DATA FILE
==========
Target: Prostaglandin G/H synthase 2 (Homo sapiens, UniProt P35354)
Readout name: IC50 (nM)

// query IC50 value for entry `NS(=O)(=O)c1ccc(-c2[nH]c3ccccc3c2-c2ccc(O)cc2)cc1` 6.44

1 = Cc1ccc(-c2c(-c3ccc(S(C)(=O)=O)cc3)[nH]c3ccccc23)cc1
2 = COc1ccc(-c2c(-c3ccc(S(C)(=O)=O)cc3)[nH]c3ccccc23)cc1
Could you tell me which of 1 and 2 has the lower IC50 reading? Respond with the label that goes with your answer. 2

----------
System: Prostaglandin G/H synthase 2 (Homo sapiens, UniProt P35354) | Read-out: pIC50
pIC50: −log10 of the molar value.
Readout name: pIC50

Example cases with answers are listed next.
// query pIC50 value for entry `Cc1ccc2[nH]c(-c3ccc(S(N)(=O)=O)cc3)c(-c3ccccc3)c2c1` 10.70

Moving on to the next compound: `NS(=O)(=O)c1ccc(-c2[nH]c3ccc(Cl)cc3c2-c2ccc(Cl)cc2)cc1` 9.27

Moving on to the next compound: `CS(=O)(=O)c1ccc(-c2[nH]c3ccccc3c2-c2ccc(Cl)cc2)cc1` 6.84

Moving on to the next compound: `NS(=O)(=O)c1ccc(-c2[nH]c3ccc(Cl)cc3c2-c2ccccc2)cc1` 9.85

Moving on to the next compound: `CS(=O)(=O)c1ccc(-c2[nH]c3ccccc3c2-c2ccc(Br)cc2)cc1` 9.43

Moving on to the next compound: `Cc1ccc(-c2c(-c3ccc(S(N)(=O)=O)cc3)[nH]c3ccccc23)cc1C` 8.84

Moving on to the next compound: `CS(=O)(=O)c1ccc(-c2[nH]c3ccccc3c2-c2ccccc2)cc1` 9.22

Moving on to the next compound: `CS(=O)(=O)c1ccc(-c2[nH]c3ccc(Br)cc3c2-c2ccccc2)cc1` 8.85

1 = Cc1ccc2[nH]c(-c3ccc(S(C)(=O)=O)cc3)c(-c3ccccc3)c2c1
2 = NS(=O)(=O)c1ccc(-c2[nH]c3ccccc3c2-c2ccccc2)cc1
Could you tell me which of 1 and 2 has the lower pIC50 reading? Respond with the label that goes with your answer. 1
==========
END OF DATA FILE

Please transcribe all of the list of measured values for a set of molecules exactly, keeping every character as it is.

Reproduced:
Target: Prostaglandin G/H synthase 2 (Homo sapiens, UniProt P35354)
Readout name: IC50 (nM)

// query IC50 value for entry `NS(=O)(=O)c1ccc(-c2[nH]c3ccccc3c2-c2ccc(O)cc2)cc1` 6.44

1 = Cc1ccc(-c2c(-c3ccc(S(C)(=O)=O)cc3)[nH]c3ccccc23)cc1
2 = COc1ccc(-c2c(-c3ccc(S(C)(=O)=O)cc3)[nH]c3ccccc23)cc1
Could you tell me which of 1 and 2 has the lower IC50 reading? Respond with the label that goes with your answer. 2

----------
System: Prostaglandin G/H synthase 2 (Homo sapiens, UniProt P35354) | Read-out: pIC50
pIC50: −log10 of the molar value.
Readout name: pIC50

Example cases with answers are listed next.
// query pIC50 value for entry `Cc1ccc2[nH]c(-c3ccc(S(N)(=O)=O)cc3)c(-c3ccccc3)c2c1` 10.70

Moving on to the next compound: `NS(=O)(=O)c1ccc(-c2[nH]c3ccc(Cl)cc3c2-c2ccc(Cl)cc2)cc1` 9.27

Moving on to the next compound: `CS(=O)(=O)c1ccc(-c2[nH]c3ccccc3c2-c2ccc(Cl)cc2)cc1` 6.84

Moving on to the next compound: `NS(=O)(=O)c1ccc(-c2[nH]c3ccc(Cl)cc3c2-c2ccccc2)cc1` 9.85

Moving on to the next compound: `CS(=O)(=O)c1ccc(-c2[nH]c3ccccc3c2-c2ccc(Br)cc2)cc1` 9.43

Moving on to the next compound: `Cc1ccc(-c2c(-c3ccc(S(N)(=O)=O)cc3)[nH]c3ccccc23)cc1C` 8.84

Moving on to the next compound: `CS(=O)(=O)c1ccc(-c2[nH]c3ccccc3c2-c2ccccc2)cc1` 9.22

Moving on to the next compound: `CS(=O)(=O)c1ccc(-c2[nH]c3ccc(Br)cc3c2-c2ccccc2)cc1` 8.85

1 = Cc1ccc2[nH]c(-c3ccc(S(C)(=O)=O)cc3)c(-c3ccccc3)c2c1
2 = NS(=O)(=O)c1ccc(-c2[nH]c3ccccc3c2-c2ccccc2)cc1
Could you tell me which of 1 and 2 has the lower pIC50 reading? Respond with the label that goes with your answer. 1